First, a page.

WASHINGTON A children's safety equipment manufacturer has agreed to recall about 220,000 infant travel beds after reports of one infant's death and nine others entrapped or distressed while inside the portable sleep tents.
The Consumer Product Safety Commission announced the recall in cooperation with KidCo Inc. of Libertyville, Ill., early Friday after determining that an infant could roll between the bed's air mattress and the tent's fabric sides, raising the danger of suffocation.
The Pea Pod Travel Crib has an air mattress that fits into a zippered pocket in the floor of the domed tent, which collapses for easy transport. But if the mattress is placed in the floor of the tent, an infant's head could lodge between the mattress and the tent's side, making breathing impossible.
That's what's believed to have happened to a 5-month-old New York City baby, who was put in the travel crib with his twin sister for a nap while visiting family in December 2011.
"The bed is very compact and easy to fold," said Natalie Diaz, a friend of the family whose baby died. "It looks like a giant Frisbee and pops open. You assume when something's on the market for this long, it is safe."
Diaz said the parents put the twins in the travel bed for a nap. "The daughter was fine, the son never woke up," she said.
Ken Kaiser, president of KidCo, said his company, which makes home safety and natural feeding products for children, has sold 220,000 of the travel beds since 2005. This is their first recall.
KidCo is offering kits to address the danger. The kits include supports that strengthen the sides of the tent and a thinner air mattress. Together, Kaiser said, they prevent the pocket from forming.
The safety commission's chairwoman, Inez Tenenbaum, encouraged parents to get the kit, particularly during the holidays, when parents are likely travel with children.
"We believe that having the inflatable mattress much smaller reduces the chances of entrapment between the mattress and the fabric side of the tent. We want to make sure the suffocation risk is removed."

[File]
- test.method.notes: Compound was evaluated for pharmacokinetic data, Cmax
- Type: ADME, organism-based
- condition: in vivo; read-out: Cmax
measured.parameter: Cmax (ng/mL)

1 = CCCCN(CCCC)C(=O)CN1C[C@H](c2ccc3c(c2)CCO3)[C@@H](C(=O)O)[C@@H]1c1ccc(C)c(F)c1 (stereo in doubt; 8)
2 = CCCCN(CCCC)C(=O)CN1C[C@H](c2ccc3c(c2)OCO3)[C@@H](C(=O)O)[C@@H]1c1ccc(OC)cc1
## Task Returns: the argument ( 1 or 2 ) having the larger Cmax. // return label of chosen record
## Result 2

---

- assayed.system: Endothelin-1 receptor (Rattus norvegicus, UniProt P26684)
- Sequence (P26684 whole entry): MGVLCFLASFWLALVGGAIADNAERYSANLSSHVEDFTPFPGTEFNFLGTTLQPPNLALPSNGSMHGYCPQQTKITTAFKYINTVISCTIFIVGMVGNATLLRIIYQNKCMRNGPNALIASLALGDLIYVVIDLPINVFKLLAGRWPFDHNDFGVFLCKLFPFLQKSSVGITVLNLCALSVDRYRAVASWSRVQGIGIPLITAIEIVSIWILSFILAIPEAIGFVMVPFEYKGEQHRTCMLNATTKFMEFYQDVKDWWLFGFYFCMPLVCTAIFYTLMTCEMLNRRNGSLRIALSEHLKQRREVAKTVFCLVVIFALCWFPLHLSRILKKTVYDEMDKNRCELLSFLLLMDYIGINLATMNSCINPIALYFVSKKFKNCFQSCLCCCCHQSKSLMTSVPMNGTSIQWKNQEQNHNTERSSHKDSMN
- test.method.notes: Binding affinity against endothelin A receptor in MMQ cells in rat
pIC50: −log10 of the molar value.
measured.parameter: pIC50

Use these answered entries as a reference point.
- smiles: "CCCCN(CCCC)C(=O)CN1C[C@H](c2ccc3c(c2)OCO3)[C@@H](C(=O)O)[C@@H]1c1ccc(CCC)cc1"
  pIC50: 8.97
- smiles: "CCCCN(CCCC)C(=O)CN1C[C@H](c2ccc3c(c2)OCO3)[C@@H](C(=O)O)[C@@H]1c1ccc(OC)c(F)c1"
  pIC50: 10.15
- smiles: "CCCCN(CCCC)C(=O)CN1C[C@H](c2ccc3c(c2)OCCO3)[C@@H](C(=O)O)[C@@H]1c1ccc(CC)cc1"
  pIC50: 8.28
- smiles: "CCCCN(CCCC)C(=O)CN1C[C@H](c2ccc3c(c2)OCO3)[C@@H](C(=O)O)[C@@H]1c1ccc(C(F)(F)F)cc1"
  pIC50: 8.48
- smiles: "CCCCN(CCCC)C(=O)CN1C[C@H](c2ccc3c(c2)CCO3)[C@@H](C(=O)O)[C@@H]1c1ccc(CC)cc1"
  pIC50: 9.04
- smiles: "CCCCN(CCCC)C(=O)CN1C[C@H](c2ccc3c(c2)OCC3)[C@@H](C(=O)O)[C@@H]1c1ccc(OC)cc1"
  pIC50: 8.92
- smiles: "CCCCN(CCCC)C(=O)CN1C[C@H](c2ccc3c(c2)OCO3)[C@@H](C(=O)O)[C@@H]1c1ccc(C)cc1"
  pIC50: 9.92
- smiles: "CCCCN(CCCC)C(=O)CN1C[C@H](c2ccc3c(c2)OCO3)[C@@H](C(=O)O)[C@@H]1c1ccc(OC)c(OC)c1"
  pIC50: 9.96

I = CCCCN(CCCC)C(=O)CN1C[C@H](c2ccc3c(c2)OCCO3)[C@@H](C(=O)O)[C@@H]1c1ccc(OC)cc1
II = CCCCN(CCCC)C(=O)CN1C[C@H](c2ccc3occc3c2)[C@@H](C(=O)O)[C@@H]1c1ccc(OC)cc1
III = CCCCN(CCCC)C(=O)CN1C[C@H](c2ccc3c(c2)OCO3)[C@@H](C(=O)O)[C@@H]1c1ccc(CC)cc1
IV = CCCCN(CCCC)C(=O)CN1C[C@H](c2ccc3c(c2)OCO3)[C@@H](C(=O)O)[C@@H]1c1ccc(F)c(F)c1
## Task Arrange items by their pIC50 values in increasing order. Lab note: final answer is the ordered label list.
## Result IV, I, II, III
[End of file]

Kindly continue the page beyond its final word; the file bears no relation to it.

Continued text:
Safety, Kaiser said, is "what we're known for and it's what our reputation is built on. The concern was more of a design issue as to how the product mechanically works. The kit adequately addresses that."
But Nancy Cowles, executive director of Kids in Danger, says her Chicago-based consumer safety group would prefer to see refunds offered, rather than the kits, so parents can buy products tested for safety standards.
"This was a product intended for a baby to sleep in," she said. "But parents don't realize that because it's not a crib or a bassinette or a play yard, there's no standard, it's not tested to be safe for sleeping."
A product where a child is sleeping needs to be safe enough without the parent constantly checking on them, Cowles said.
The recalled products, KidCo PeaPod Travel Beds and PeaPod Plus Travel Beds, are small, portable sleep tents marketed for use by infants from birth to 3-plus years, depending on the model. The tents have a zippered side for putting in and taking out the child and have an inflatable air mattress that fits into a zippered pocket underneath the floor of the tent. The travel tents were made in China and sold at independent juvenile specialty stores nationwide and online at Amazon.com from January 2005 through the present for between $70 and $100.
For more information, consumers can call KidCo toll-free at 855-847-8600 between 9:30 a.m. and 6 p.m. EST Monday through Friday or visit the company's website at http://www.kidco.com and click on "recall info" to receive the kit.